God made us for connection. God made us for relationships. It is why we are here—it’s what makes life worth living. What’s interesting is that, when you ask people about happiness and joy, they almost always move toward feelings of disconnection and loss. Why is it that when we bring up connection, the discussion always goes toward disconnection?

New York Times bestselling author, Brene’ Brown, says that “the big unnamed thing—the thing that unravels connection—is shame.” Shame is the fear of relational disconnection. Shame is that inward question we always ask, but hate to admit about ourselves: “Am I worthy of connection? Am I good looking enough? Am I smart enough? Am I strong enough?” No one wants to talk about it, but everyone struggles with it.

In the Fall of 2013, after being placed on a forced “sabbatical” by the Elders of Mountain Springs Church, I found myself confused, angry, and hurt. Never had I felt so betrayed and deceived by a group of men I thought I could trust. I had planted the church 20 years before, and God had blessed that tiny Bible study in our home with thousands of people attending each weekend. It sure seemed like a success story. But was it?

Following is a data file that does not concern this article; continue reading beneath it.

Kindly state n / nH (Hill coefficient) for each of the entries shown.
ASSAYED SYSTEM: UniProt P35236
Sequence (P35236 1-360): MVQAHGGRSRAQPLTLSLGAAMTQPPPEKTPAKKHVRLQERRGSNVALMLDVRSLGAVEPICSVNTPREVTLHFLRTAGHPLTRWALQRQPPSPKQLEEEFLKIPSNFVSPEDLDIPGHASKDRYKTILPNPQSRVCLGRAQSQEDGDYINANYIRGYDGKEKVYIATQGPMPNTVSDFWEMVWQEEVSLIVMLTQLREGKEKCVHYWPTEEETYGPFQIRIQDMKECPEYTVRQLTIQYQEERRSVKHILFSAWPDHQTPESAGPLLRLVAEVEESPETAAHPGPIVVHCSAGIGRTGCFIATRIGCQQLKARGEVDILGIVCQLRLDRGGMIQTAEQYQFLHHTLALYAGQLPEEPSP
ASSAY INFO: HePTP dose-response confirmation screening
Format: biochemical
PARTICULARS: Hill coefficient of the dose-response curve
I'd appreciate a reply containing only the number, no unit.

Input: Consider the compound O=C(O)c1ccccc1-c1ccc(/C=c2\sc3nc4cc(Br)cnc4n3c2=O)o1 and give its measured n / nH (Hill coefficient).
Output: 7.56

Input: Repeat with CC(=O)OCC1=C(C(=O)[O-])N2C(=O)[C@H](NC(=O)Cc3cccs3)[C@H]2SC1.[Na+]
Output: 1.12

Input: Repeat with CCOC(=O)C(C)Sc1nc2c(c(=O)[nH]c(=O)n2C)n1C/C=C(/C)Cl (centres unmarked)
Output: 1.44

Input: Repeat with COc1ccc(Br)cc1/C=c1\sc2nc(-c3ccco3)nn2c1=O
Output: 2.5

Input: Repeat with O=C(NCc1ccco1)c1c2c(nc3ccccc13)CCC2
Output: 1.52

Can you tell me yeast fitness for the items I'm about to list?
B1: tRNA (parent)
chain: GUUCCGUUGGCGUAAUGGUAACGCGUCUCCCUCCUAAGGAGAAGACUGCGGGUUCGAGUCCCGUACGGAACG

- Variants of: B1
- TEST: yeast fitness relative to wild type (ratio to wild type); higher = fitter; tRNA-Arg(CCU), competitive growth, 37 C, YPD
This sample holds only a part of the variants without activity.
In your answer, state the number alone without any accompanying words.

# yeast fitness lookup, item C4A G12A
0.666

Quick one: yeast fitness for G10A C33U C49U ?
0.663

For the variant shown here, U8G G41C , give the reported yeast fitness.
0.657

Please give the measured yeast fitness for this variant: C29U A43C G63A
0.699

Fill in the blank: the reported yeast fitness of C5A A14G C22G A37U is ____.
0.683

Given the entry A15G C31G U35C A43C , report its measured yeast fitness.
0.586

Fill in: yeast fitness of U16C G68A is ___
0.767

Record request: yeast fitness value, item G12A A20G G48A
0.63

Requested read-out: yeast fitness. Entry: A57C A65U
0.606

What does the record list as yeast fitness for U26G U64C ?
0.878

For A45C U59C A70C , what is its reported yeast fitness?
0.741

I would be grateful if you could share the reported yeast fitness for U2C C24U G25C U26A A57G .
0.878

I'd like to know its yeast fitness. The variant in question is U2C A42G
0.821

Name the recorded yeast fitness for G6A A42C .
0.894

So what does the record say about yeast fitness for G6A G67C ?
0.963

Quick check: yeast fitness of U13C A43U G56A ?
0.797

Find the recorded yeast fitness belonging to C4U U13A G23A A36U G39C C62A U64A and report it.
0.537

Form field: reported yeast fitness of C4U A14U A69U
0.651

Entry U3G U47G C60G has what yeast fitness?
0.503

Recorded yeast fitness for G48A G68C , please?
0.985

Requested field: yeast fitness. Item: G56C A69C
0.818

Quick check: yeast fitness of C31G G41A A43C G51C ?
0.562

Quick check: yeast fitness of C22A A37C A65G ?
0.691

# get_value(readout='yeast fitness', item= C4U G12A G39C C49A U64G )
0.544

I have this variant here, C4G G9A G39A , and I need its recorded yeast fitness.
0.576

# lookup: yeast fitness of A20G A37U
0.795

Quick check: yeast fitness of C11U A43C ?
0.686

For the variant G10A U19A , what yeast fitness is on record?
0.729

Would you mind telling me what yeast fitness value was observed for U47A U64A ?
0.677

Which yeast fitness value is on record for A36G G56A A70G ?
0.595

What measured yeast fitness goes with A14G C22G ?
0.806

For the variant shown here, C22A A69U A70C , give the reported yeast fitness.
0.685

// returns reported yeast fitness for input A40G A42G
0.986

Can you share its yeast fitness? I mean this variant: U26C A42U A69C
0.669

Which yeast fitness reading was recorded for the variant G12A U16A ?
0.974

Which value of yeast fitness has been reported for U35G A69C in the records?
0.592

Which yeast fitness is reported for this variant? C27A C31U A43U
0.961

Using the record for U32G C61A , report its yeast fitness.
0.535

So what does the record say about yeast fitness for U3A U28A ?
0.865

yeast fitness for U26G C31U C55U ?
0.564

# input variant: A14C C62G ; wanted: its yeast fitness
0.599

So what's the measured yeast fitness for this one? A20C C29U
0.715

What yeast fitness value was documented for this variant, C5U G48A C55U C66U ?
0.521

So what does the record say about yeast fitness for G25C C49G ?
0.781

Whatever the Elder’s motives for the sabbatical, it became obvious to Liz and me that I was being given a gift. Yes, as strange as it sounds, it was a gift from God. I was burned out, tired, and my leadership had suffered through the years. In 30 years of ministry, I had never taken a significant break.

How many of you know that God often allows a rude awakening before He can bring a great awakening? This was a rude, very rude, wakeup call in my life. I sought out wisdom from Kent Miller, a professional counselor in Colorado Springs, and we began to meet each week. We met for the next year. Through his guidance and my brokenness, the Lord opened up my heart to the shame I had hidden for so long.

What I learned about shame would change my life forever.

I discovered that the only real healing from shame comes through vulnerability. Vulnerability with some trusted friends. It began to dawn on me that my relationship with God was incomplete without a relationship with other trusted people in my life.

But shame always undermines intimacy! It’s the shut-off valve that won’t let us love with our whole heart. It is that part of our heart that can only go so far in our love relationships. The demonic stronghold of shame has an automatic shut-off for deep intimacy.

But I discovered there were a group of men that really loved me. They were not going to judge me, rebuke me, or turn their back on me. As I opened up about the demonic strongholds in my life, I experienced a kind of love and acceptance that was foreign to my past. Something of the unconditional love of God was breaking into my heart. More next week.

Wholehearted,

Pastor Steve

Steve Holt M.A., D.D.

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